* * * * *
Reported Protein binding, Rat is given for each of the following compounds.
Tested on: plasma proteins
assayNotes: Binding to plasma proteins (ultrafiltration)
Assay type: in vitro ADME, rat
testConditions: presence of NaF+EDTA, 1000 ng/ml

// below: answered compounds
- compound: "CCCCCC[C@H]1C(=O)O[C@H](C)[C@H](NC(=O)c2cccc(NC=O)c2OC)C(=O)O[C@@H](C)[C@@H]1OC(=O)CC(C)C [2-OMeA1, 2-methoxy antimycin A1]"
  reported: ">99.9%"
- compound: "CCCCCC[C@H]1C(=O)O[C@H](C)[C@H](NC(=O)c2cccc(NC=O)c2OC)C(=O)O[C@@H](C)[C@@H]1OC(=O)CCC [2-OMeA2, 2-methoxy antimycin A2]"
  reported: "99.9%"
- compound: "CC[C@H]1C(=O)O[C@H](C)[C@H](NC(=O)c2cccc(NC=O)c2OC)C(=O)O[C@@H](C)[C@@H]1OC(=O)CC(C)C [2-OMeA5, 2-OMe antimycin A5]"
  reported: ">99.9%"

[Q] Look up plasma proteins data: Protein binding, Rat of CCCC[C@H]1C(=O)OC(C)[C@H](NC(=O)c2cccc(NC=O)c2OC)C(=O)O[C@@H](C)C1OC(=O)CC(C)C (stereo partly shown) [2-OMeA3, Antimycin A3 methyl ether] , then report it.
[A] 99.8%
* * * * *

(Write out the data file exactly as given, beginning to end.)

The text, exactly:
Reported Protein binding, Rat is given for each of the following compounds.
Tested on: plasma proteins
assayNotes: Binding to plasma proteins (ultrafiltration)
Assay type: in vitro ADME, rat
testConditions: presence of NaF+EDTA, 1000 ng/ml

// below: answered compounds
- compound: "CCCCCC[C@H]1C(=O)O[C@H](C)[C@H](NC(=O)c2cccc(NC=O)c2OC)C(=O)O[C@@H](C)[C@@H]1OC(=O)CC(C)C [2-OMeA1, 2-methoxy antimycin A1]"
  reported: ">99.9%"
- compound: "CCCCCC[C@H]1C(=O)O[C@H](C)[C@H](NC(=O)c2cccc(NC=O)c2OC)C(=O)O[C@@H](C)[C@@H]1OC(=O)CCC [2-OMeA2, 2-methoxy antimycin A2]"
  reported: "99.9%"
- compound: "CC[C@H]1C(=O)O[C@H](C)[C@H](NC(=O)c2cccc(NC=O)c2OC)C(=O)O[C@@H](C)[C@@H]1OC(=O)CC(C)C [2-OMeA5, 2-OMe antimycin A5]"
  reported: ">99.9%"

[Q] Look up plasma proteins data: Protein binding, Rat of CCCC[C@H]1C(=O)OC(C)[C@H](NC(=O)c2cccc(NC=O)c2OC)C(=O)O[C@@H](C)C1OC(=O)CC(C)C (stereo partly shown) [2-OMeA3, Antimycin A3 methyl ether] , then report it.
[A] 99.8%